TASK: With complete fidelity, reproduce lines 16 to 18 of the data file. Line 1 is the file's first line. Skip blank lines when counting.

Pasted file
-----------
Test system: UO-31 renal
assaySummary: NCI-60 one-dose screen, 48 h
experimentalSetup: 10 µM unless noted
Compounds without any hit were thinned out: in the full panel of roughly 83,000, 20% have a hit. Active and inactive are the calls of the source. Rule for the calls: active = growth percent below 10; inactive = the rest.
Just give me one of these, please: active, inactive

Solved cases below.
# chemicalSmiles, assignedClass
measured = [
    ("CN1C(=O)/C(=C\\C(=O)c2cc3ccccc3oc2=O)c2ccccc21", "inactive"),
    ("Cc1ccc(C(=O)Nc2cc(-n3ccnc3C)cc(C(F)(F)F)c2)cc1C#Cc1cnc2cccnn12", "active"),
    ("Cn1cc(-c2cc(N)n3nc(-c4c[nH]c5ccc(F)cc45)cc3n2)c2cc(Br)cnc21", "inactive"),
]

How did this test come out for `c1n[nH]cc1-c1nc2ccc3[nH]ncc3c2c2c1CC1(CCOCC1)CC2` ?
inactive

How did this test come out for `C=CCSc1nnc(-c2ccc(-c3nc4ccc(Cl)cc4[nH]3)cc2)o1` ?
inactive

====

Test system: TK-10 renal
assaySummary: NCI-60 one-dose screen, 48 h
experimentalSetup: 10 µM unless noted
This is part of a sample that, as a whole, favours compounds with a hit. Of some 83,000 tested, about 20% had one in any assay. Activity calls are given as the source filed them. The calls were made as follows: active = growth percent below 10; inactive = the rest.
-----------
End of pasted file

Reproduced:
inactive

====

Test system: TK-10 renal